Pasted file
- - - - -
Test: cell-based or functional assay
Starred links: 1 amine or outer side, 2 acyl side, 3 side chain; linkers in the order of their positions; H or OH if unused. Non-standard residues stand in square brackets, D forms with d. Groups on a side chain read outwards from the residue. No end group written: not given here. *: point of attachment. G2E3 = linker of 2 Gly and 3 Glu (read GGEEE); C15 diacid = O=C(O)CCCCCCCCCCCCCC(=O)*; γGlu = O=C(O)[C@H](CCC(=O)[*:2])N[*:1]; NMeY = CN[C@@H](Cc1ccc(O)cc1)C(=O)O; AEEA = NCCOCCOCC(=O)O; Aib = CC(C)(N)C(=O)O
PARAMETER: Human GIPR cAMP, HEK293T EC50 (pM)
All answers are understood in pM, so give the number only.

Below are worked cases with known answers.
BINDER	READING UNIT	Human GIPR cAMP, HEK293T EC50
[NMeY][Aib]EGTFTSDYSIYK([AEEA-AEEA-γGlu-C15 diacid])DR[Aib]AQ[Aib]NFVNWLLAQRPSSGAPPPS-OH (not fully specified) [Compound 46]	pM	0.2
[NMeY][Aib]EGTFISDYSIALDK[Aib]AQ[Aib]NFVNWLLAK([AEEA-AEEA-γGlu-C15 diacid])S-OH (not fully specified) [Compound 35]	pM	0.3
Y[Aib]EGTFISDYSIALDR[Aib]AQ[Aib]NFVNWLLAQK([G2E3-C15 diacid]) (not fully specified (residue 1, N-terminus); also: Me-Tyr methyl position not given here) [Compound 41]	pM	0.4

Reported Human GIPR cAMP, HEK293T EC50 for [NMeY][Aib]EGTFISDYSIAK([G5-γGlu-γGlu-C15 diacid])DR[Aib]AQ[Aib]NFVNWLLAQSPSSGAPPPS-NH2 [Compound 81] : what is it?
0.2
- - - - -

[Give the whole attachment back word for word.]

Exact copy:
Test: cell-based or functional assay
Starred links: 1 amine or outer side, 2 acyl side, 3 side chain; linkers in the order of their positions; H or OH if unused. Non-standard residues stand in square brackets, D forms with d. Groups on a side chain read outwards from the residue. No end group written: not given here. *: point of attachment. G2E3 = linker of 2 Gly and 3 Glu (read GGEEE); C15 diacid = O=C(O)CCCCCCCCCCCCCC(=O)*; γGlu = O=C(O)[C@H](CCC(=O)[*:2])N[*:1]; NMeY = CN[C@@H](Cc1ccc(O)cc1)C(=O)O; AEEA = NCCOCCOCC(=O)O; Aib = CC(C)(N)C(=O)O
PARAMETER: Human GIPR cAMP, HEK293T EC50 (pM)
All answers are understood in pM, so give the number only.

Below are worked cases with known answers.
BINDER	READING UNIT	Human GIPR cAMP, HEK293T EC50
[NMeY][Aib]EGTFTSDYSIYK([AEEA-AEEA-γGlu-C15 diacid])DR[Aib]AQ[Aib]NFVNWLLAQRPSSGAPPPS-OH (not fully specified) [Compound 46]	pM	0.2
[NMeY][Aib]EGTFISDYSIALDK[Aib]AQ[Aib]NFVNWLLAK([AEEA-AEEA-γGlu-C15 diacid])S-OH (not fully specified) [Compound 35]	pM	0.3
Y[Aib]EGTFISDYSIALDR[Aib]AQ[Aib]NFVNWLLAQK([G2E3-C15 diacid]) (not fully specified (residue 1, N-terminus); also: Me-Tyr methyl position not given here) [Compound 41]	pM	0.4

Reported Human GIPR cAMP, HEK293T EC50 for [NMeY][Aib]EGTFISDYSIAK([G5-γGlu-γGlu-C15 diacid])DR[Aib]AQ[Aib]NFVNWLLAQSPSSGAPPPS-NH2 [Compound 81] : what is it?
0.2